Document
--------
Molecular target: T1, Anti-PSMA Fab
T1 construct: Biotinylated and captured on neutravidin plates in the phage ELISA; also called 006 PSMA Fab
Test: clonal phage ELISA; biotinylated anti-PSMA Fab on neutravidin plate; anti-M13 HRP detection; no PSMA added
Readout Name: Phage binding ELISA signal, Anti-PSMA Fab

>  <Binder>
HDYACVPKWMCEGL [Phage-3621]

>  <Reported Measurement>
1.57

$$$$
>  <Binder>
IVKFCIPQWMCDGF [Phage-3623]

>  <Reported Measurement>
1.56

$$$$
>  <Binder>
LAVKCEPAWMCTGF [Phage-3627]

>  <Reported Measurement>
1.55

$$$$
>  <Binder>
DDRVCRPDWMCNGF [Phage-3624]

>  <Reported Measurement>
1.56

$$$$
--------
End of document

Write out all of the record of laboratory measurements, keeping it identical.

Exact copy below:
Molecular target: T1, Anti-PSMA Fab
T1 construct: Biotinylated and captured on neutravidin plates in the phage ELISA; also called 006 PSMA Fab
Test: clonal phage ELISA; biotinylated anti-PSMA Fab on neutravidin plate; anti-M13 HRP detection; no PSMA added
Readout Name: Phage binding ELISA signal, Anti-PSMA Fab

>  <Binder>
HDYACVPKWMCEGL [Phage-3621]

>  <Reported Measurement>
1.57

$$$$
>  <Binder>
IVKFCIPQWMCDGF [Phage-3623]

>  <Reported Measurement>
1.56

$$$$
>  <Binder>
LAVKCEPAWMCTGF [Phage-3627]

>  <Reported Measurement>
1.55

$$$$
>  <Binder>
DDRVCRPDWMCNGF [Phage-3624]

>  <Reported Measurement>
1.56

$$$$